Saturday, September 23, 2006

The Hague Telecom Day 2006 (3)

In the first section of the meeting, KPN was planned to make a presentation, entitles: Why KPN invests 1,5 billion euro in an open ALL-IP network. As the question mark is lacking in the title, it is already a certainty that KPN will start this project. In fact it was announced in March of 2006. Mr Paul J. Hendriks told in 10 minutes the argumentation: KPN need a new and faster conduit in order to distribute content. He did not mention the controversy the plan has stirred as KPN might leapfrog over its competitors.

KPN wants to upgrade its network. Presently the network is a hybrid network of coax cable and fibre glass. Fibre glass already links the exchanges. But now, KPN wants to go further and go to street level connecting 28.000 distribution boxes in the streets bypassing the exchanges. Great plan, isn’t it?

But this exactly were the problems will begin. In the present exchanges third parties such as Bbned and Colt Telecom have located their xDSL equipment. By bypassing the exchanges and by dismantling most of them, KPN creates a problem for those third parties as to the location, where to put there equipment and of course under what conditions.

Recently KPN has been rather aggressively gathering ADSL clients from competitors. It started when Tiscali sold 60.000 clients to KPN, as they were serviced over the KPN network. After that a small competitor had an argument and subsequently a payment problem with KPN; KPN closed off the clients and made them an offer to subscribe to KPN services (Planet Internet, Het Net and XS4ALL). KPN got away with that action. Last week KPN bought the remainder of Tiscali 276.000 subscribers.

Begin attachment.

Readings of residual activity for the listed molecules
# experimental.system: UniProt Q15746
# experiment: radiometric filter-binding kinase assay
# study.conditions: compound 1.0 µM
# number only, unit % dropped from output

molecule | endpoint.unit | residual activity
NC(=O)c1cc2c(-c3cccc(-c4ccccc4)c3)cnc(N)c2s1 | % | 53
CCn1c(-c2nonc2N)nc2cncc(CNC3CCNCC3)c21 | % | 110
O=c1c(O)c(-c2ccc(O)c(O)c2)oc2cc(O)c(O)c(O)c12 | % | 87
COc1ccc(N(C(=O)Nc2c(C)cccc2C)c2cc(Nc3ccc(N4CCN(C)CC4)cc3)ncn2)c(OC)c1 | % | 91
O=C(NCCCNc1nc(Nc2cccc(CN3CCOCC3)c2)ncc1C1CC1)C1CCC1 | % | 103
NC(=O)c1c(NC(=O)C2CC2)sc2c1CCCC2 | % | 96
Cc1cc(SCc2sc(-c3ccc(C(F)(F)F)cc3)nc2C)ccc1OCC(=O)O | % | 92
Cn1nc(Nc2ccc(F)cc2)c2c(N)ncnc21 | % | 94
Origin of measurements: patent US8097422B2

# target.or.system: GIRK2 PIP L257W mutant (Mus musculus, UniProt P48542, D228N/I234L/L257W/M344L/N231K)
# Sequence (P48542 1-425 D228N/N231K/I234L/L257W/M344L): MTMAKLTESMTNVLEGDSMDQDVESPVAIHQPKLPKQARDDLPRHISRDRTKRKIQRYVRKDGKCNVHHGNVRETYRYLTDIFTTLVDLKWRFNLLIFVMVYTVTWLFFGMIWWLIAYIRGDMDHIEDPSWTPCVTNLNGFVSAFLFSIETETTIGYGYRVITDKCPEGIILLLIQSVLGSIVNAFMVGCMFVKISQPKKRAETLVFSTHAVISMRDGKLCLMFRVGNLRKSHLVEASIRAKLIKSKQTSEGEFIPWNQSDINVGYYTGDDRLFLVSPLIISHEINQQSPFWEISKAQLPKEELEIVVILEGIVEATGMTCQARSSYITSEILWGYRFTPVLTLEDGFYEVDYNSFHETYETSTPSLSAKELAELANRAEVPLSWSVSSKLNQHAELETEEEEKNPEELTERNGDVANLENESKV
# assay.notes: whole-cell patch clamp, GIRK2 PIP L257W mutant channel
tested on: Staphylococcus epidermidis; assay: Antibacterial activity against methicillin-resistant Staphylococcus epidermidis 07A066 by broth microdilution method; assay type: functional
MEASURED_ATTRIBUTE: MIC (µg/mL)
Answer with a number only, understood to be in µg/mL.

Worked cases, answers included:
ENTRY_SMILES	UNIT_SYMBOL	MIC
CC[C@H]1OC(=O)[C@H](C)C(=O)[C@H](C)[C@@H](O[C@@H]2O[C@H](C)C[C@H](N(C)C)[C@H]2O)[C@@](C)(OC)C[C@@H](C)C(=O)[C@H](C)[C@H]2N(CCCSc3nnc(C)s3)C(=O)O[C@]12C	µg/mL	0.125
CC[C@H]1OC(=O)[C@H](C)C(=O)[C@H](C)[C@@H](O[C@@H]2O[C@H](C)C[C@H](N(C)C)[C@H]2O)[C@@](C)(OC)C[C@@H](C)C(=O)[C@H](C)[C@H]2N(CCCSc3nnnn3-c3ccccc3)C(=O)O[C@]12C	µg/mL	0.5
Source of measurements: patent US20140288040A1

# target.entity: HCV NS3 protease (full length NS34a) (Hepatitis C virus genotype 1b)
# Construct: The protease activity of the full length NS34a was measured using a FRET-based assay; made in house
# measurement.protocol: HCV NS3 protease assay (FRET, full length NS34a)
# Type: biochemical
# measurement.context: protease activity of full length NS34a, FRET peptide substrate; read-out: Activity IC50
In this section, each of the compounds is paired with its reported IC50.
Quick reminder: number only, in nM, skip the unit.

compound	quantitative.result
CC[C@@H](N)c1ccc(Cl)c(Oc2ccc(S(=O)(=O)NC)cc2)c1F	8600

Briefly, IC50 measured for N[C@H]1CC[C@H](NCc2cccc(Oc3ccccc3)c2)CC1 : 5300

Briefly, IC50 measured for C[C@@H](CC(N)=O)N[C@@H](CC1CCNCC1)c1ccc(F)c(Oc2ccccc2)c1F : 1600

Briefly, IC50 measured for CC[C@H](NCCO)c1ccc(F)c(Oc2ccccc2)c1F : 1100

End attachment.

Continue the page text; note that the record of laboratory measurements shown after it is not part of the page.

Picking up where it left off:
The question arises whether KPN is on a course to duopoly, two network powers: telecom and cable. This would mean a choice out of two operators and hardly any competition. That would be contrary to the development of the last years, whereby the unbundling of the local loop has generated competition. This has brought the Netherlands to the top ranking of the broadband league. So companies are now anxious to see what is going to happen. Will KPN allow the competitors on the fibre glass network and against what conditions. And will these conditions be checked by the telecom watch dog OPTA before or after. Of course, in the meantime third parties will have to make extra costs for the new constellation.

Not everyone is convinced that this KPN network upgrade is a frog’s leap into duopoly. The Dutch and European telco watch dog will not allow that.

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Blog Posting Number: 517

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